Exercises for Urine Leakage - So simple, they can be done while sitting?

Exercises for Urine Leakage - So simple, they can be done while sitting?

Ever wondered why you were suddenly experiencing incontinence or urine leakage? Whether a few drops when you laugh or cough, uncontrollable leakage or the feeling that your bladder is never truly empty? Well you are not alone - urine leakage or incontinence affects up to 40% of all Singaporeans, what’s lesser known is that there are simple exercises which can have a tremendous impact on your bladder and pelvic health. Just like regular exercise is necessary to maintain a healthy body and mind, so are healthy exercises for your pelvic floor! 

We recently concluded a workshop for volunteers from NTUC Health in partnership with seasoned physiotherapists Laura and Ezora from Health2U - in this blog post we will cover some of the tips and tricks we learnt and shared during the session! 

Firstly - what is urine leakage? Urine leakage or incontinence is a common condition which can affect people of all ages and genders. While ageing, pregnancy, prostate issues, underlying medical conditions and surgeries can play a role in incontinence it ultimately results from weakened pelvic floor muscles. When the muscles weaken, so does their ability to support the bladder and control our urinary function which results in leaks. 

Can Exercise Help Leaks? 

The answer is absolutely! Pelvic Floor exercises which are also known as Kegel exercises can significantly improve your pelvic muscles and reduce leakage while also helping support your pelvic organs, sexual health and preventing prolapse. Even better - once you master pelvic floor exercises you can do them anywhere; sitting, standing, even while waiting in the elevator to the MRT. Exercises especially help those with stress incontinence or urine leakage when you cough or sneeze, or apply pressure on your bladder. Stress incontinence affects up to 15% of women in Singapore and regular kegels can help you manage this much more effectively.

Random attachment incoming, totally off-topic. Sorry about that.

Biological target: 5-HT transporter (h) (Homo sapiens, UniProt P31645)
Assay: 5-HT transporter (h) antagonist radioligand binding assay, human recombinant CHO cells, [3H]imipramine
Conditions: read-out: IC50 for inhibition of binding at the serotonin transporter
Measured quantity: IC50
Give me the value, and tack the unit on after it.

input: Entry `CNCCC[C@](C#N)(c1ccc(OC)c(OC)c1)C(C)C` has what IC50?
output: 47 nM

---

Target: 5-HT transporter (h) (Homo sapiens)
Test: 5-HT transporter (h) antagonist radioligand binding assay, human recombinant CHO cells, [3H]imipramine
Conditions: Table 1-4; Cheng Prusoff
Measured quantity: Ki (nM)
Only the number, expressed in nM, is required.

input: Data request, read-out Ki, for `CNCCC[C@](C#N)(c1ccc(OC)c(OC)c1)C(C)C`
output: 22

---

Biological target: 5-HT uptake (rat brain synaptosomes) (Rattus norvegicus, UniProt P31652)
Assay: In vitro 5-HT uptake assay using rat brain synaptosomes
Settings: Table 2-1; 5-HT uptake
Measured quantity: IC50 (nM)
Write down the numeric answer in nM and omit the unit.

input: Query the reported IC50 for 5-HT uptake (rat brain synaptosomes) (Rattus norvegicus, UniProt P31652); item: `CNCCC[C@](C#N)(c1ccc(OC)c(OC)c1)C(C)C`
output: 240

Step 1: Identifying your pelvic floor muscles. The easiest way to do this is to try to stop your urine after 3 seconds of starting. By stopping your pee, you are specifically working on your pelvic floor muscles and learning how to strengthen them through contraction. These exercises should only be done with urine and never with faeces. One should also be mindful to only practice kegels while urinating to identify your pelvic floor muscles and not make a habit out of it! 

Step 2: Once you have identified your pelvic floor muscles, start exercising! To practice pelvic floor exercises imagine you are trying to suppress passing gas (fart) - that is the contraction of your pelvic floor muscles. Hold this contraction for a few seconds. 

Step 3: Once you have identified and contracted your pelvic floor muscles, it is equally important to learn to relax your pelvic floor muscles. To do this exhale while imagining ripples of water or melting chocolate, this is the relaxation component of a kegel. 

Step 4: Once you have identified your pelvic floor muscles, practiced contracting and relaxing your muscles, the last step is to practice, practice, practice! Aim for 3 sets of 10 repetitions a day and gradually increase this with time. 

And that’s how you strengthen your pelvic floor muscles! Once you master identifying, contracting and relaxing - you can practice kegels anywhere: while watching TV at home, while lying down, while standing and waiting in line - it’s so discreet and easy to do. And remember: Like with any exercise, the results of kegels will only compound with time - so keep practicing!

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